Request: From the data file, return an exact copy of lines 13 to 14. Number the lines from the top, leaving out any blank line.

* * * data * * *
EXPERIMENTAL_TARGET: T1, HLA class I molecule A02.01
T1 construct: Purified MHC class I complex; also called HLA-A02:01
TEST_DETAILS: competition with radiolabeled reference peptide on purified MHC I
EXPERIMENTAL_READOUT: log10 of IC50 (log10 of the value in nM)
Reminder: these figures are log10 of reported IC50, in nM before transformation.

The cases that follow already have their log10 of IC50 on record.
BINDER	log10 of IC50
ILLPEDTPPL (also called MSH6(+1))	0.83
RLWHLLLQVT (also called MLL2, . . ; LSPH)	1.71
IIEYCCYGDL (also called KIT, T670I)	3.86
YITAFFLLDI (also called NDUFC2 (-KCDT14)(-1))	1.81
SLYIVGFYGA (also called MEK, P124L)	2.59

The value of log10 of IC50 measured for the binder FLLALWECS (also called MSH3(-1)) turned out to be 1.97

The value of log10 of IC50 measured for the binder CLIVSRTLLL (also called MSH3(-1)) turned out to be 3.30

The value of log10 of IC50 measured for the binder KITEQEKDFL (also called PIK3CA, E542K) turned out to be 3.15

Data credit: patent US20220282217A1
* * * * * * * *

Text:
The value of log10 of IC50 measured for the binder FLLALWECS (also called MSH3(-1)) turned out to be 1.97

The value of log10 of IC50 measured for the binder CLIVSRTLLL (also called MSH3(-1)) turned out to be 3.30